Rectifying the Name of Confucianism, Boston University, September 28-29, 2018
Keynote Speakers: Stephen C. Angle (Wesleyan), Bryan Van Norden (Vassar)
Boston University Confucian Association invites scholars from any discipline to participate in a symposium exploring the prospects for Ruism (Confucianism) in the United States. (For submission information, see below or here.)
Continue reading “CFP: BU Conference on Confucianism in US”
Anna Sun will deliver a lecture at BU Confucian Association on March 17th at 2:00pm; its title is “Towards a Global Confucianism in the 21st Century: Field notes from China, South Korea, and Indonesia.” Respondents include Prof. Robert Neville, Dr. Yair Lior, and Dr. Bin Song.
The Brill series Modern Chinese Philosophy, has just published two new volumes:
Studies on Contemporary Chinese Philosophy (1949-2009) by Quo Qiyong, Wuhan University; Translated by Paul J. D’Ambrosio, East China Normal University (http://www.brill.com/products/book/studies-contemporary-chinese-philosophy-1949-2009)
The Humanist Spirit of Daoism, by Chen Guying, Peking University; Translated by Hans-Georg Moeller, University of Macau; Edited by David Jones, Kennesaw State University and Sarah Flavel, Bath Spa University (http://www.brill.com/products/book/humanist-spirit-daoism)
I’d like to call out one item in the recently-published issue of Comparative Philosophy for special mention. “The Future of Confucian Political Philosophy” is a 22,000 word edited transcript of a roundtable discussion that was held in Hong Kong in February 2017. (Direct link to the transcript is here.) The main speakers are:
- Stephen C. ANGLE, Wesleyan University
- Elton CHAN, Yale-NUS College
- Joseph CHAN, University of Hong Kong
- Jiwei CI, University of Hong Kong
- Ruiping FAN, City University of Hong Kong
- Yong HUANG, Chinese University of Hong Kong
- Yi-Huah JIANG, City University of Hong Kong
- Sungmoon KIM, City University of Hong Kong
We each make presentations, and then there is ample time for discussion, both among the invited speakers and with other attendees. On behalf of all participants, I hope that readers will find this to be an engaging snapshot of the some of the state of the art — and some glimpses of the future — of Confucian political philosophy. Discussion here of its themes is of course encouraged!
University of Hawaii Press has published a collection of leading Taiwanese “New Confucian” Lee Ming-huei’s essays, translated into English: David Jones, ed., Confucianism: Its Roots and Global Significance. The Amazon link (with Table of Contents) is here.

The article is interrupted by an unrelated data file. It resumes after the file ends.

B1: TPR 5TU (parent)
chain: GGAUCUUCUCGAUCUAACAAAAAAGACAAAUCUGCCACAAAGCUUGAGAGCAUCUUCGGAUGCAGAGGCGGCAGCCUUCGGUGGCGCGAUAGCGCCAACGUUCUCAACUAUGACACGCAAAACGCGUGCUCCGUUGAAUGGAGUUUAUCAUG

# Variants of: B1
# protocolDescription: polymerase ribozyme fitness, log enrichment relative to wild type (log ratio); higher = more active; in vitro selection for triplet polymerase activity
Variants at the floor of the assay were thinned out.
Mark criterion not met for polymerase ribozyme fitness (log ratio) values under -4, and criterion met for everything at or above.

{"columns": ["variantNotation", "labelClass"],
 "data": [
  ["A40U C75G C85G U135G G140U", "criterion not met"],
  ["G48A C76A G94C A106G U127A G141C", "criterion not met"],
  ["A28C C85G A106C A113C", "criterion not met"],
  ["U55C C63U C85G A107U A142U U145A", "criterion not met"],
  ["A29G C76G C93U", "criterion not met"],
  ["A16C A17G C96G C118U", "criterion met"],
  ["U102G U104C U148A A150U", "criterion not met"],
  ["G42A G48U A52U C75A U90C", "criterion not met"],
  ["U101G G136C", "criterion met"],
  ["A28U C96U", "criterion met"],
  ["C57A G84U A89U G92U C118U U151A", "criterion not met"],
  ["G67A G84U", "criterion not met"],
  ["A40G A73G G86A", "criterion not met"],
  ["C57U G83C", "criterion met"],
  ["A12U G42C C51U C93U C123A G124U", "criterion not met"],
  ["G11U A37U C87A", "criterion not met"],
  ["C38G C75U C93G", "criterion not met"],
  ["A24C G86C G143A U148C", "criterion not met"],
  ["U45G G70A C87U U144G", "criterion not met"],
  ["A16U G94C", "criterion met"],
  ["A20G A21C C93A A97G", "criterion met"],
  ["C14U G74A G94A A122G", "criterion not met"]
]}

The University of Hawaii Press has published Roger Ames and Peter Hershock, eds., Confucianisms for a Changing World Cultural Order. The Amazon link, with access to the Table of Contents, is here.
According to the 《儒家网》 (Confucian Web), here are the top 10 issues of interest to Confucians in 2017:
This is just one opinion — the editorial staff of this website — but it gives a flavor for what some “mainland new Confucians” have been focused on. Lengthier descriptions of each issue follow below, and also at the original site.
Continue reading “Top 10 Issues of 2017 for Confucians in China”
The latest issue of 《当代儒学》(Contemporary Confucianism) has been published, including a special section on “Liberal Confucianism.” The Table of Contents follows below.
Continue reading “New Issue of 《当代儒学》”
SUNY has published Confucianism for the Contemporary World: Global Order, Political Plurality, and Social Action, edited by Kristin Stapleton and Tze-ki Hon. More details are here and below.
Continue reading “New Book: Stapleton and Hon, eds., Confucianism for the Contemporary World”
Bin Song has published a new essay at Huffington Post called “Today Ruism (Confucianism) Can Unconditionally Support Same-Sex Marriage.” Discussion welcome!
Bloomsbury has published Tony Swain’s Confucianism in China: An Introduction. See here for more.
The latest issue of 齐鲁学刊 [Qilu Academic Journal] features an extended, two-part dialogue between Huang Yushun and me, and another dialogue between Guo Ping and me. The topics covered include both substantive and methodological issues related to Huang’s “Life Confucianism (生活儒学),” to the “Liberal Confucianism” defended by both Huang and Guo, and to the idea of “Progressive Confucianism.” See:
Volume 3 of the Journal of Chinese Humanities has been published. Among other things, it contains an interesting discussion of the trend toward “indigenization” in Chinese humanities, and the connection of this to Confucianism, by Wang Xuedian; and a review by Joshua Mason of Huang Yushun’s English-language book, Voice from the East: The Chinese Theory of Justice (translated by Hou Pingping and Wang Keyou; Reading, UK: Paths International, 2016). The Table of Contents is here.
Faculty Seminar with Joseph Chan – “Democratic Equality and Confucian Hierarchy”
The Edmond J. Safra Center for Ethics at Harvard will be hosting a seminar with Joseph Chan, who will present his paper, “Democratic Equality and Confucian Hierarchy.” Archon Fung will be the discussant. This event is co-sponsored with the Ash Center for Democratic Governance and Innovation.
DATE & TIME: Tuesday, May 23 3:00-5:00pm
LOCATION: Edmond J. Safra Center for Ethics
More information here.
The next session of the Columbia University Seminar on Neo-Confucian Studies will convene Friday, April 21st, from 3:30 to 5:30pm in the Heyman Center for the Humanities at Columbia University.
The speaker will be Professor Kim Sungmoon, and his presentation is titled: “The Confucian Value Theory of Criminal Punishment.” If you would like to attend, please contact rapporteur Zach Berge-Becker for a copy of the paper.